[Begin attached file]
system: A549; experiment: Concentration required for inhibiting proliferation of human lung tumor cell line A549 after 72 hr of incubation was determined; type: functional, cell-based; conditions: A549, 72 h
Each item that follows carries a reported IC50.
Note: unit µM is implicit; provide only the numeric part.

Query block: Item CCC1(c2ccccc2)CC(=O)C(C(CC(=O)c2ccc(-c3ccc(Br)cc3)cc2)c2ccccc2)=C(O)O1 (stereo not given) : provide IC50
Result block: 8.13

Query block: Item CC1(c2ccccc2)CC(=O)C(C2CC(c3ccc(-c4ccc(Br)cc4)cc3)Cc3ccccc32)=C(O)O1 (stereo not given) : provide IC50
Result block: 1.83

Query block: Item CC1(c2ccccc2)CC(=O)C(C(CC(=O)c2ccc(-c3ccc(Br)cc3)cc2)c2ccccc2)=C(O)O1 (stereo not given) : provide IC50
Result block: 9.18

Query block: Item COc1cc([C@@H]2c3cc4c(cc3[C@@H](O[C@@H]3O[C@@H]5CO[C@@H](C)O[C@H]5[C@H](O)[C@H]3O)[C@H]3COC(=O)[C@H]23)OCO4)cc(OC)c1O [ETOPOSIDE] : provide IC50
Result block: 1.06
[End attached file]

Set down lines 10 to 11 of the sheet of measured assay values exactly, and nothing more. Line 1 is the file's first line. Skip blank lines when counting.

Query block: Item COc1cc([C@@H]2c3cc4c(cc3[C@@H](O[C@@H]3O[C@@H]5CO[C@@H](C)O[C@H]5[C@H](O)[C@H]3O)[C@H]3COC(=O)[C@H]23)OCO4)cc(OC)c1O [ETOPOSIDE] : provide IC50
Result block: 1.06